Look, I’ve read all the testimonials to Principal Salerno’s professionalism – and I have no doubt she is a wonderful person and creative educator who normally has the very best interests of her students at heart.
However, it appears to me – regardless of her altruistic intentions – Ms. Salerno pursued a path that she either knew or should have known would compromise the trust of over three-hundred high school freshman who were led to believe their academic efforts would lead to advanced credit for their work.
In my view, Ms. Salerno must have realized the depth of the problem the very minute Ms. Marcks refused to pay the $60,000 required for all 414 students to sit for the examination – and it is inconceivable that other senior administrators were unaware of the plan.
Instead of admitting a mistake and alerting students and parents to the problem – inexplicably, the key players concocted a fake ‘placebo’ test intentionally made to resemble the actual exam.
Now, rather than act in a manner her senior leadership role demands and accept personal responsibility for her actions – Ms. Salerno has submitted a letter to district officials challenging the investigative findings and carping that the courageous whistle blower who exposed this travesty to the Florida Department of Education “influenced public opinion.”
What message must that send to the 336 young victims of Ms. Salerno’s bizarre “experiment”?
And how do senior administrators maintain the moral authority to discipline students and staff in the aftermath?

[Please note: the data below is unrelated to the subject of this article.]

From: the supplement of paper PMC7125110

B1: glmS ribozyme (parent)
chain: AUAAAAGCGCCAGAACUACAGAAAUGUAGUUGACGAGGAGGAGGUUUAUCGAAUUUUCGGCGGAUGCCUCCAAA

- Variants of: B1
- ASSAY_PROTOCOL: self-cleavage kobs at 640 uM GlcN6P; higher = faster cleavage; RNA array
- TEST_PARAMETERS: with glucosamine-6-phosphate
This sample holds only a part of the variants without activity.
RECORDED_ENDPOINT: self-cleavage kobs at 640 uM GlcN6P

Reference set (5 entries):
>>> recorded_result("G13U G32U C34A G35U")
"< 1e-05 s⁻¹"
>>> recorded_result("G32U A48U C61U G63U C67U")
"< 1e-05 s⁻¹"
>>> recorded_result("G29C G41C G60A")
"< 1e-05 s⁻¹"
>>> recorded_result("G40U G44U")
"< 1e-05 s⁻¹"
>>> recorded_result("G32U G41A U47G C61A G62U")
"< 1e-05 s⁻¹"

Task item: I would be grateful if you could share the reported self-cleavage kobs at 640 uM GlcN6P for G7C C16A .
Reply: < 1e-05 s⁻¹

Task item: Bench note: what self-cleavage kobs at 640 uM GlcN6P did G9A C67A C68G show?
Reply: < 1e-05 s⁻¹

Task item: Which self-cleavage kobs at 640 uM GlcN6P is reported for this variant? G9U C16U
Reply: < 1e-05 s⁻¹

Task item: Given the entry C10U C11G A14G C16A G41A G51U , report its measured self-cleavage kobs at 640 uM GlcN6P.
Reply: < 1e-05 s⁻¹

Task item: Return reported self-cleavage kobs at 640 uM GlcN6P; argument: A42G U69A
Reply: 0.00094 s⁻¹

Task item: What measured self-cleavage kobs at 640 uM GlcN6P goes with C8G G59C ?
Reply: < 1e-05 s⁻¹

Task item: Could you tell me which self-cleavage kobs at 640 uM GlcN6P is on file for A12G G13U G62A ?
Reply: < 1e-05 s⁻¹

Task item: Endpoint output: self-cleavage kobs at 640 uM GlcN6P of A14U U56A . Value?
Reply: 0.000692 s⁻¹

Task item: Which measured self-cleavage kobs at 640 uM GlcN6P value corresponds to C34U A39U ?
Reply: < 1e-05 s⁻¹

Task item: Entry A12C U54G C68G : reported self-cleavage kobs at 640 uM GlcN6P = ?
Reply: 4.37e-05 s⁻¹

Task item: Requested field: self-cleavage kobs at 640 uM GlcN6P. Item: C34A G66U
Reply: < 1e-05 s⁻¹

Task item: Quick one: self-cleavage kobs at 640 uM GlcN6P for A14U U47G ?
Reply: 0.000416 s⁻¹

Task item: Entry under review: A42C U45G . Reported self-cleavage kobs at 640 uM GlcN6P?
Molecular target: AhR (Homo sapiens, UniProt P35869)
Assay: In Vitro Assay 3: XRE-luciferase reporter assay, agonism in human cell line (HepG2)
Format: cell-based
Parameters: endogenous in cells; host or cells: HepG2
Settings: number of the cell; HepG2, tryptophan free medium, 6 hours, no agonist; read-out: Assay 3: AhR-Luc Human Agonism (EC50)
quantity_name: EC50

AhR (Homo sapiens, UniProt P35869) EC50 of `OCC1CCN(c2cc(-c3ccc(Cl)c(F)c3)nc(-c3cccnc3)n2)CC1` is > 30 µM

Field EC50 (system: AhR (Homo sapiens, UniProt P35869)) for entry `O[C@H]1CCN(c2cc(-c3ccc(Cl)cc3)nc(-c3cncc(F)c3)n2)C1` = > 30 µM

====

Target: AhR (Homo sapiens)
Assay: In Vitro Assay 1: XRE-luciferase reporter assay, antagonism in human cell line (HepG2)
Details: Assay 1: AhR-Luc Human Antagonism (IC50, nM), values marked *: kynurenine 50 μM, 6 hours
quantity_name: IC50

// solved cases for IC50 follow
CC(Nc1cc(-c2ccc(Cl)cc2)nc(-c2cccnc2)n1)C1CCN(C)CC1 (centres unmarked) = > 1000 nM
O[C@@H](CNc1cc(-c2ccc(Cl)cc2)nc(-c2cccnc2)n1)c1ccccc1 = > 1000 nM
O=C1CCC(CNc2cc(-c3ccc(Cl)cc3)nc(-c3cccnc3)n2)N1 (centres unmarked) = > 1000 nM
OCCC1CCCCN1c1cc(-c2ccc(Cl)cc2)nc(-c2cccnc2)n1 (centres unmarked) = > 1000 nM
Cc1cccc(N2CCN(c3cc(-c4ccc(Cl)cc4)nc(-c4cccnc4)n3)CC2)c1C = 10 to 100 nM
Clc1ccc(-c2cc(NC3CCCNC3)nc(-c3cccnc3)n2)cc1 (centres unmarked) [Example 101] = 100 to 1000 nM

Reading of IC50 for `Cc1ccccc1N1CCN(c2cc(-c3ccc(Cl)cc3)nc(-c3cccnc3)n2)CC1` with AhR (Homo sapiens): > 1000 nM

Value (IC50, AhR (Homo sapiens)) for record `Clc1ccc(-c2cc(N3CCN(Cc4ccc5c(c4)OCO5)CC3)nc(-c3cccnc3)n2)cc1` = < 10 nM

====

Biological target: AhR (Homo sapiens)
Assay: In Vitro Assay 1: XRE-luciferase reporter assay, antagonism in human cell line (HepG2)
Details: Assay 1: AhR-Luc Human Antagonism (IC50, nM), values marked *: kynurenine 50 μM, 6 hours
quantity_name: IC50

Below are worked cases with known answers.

Unfortunately, rather than demonstrate the strong leadership needed during this mushrooming crisis, School Board Chairman Carl Persis, “. . .called the issue of whom to blame and disciplinary actions “a moot point.”
Accountability – the foundational element of good governance that ensures those who make decisions that affect people’s lives are answerable for their actions – is a moot point having no practical value or importance?
An experienced ship captain once wrote on the subject of responsibility, authority and accountability:
“What holds together the tradition of command is inescapable accountability. How many times do we hear people say they take full responsibility for some disaster and then nothing happens to them? No accountability. Without accountability there can be no trust from your crew, especially in times of danger. If they don’t trust you, you’re finished.”
With all due respect to the Chairman’s lofty position and delicate sensibilities – I’m going to offer Mr. Persis an urgent suggestion – in the same spirit an old chief of police I worked for would do for me whenever I had that deer in the headlights look during an emergency:
CARL! PULL YOUR HEAD OUT OF YOUR ASS – DEMONSTRATE SOME BASIC LEADERSHIP – AND TAKE CHARGE OF THIS CATASTROPHE BEFORE EVEN MORE DAMAGE IS DONE TO THE DISTRICT’S CREDIBILITY!
Because your district is in real trouble – and you are rapidly losing the trust of those you were elected to serve. . .
Now is the time for the elective body we have placed our sacred trust in to establish strong public policy, purge that wholly dysfunctional Ivory Tower of Power in DeLand and establish a lasting culture of honor, virtue and transparency that students of the Volusia County School District can take pride in – and learn from.
It is important that our children know that character counts.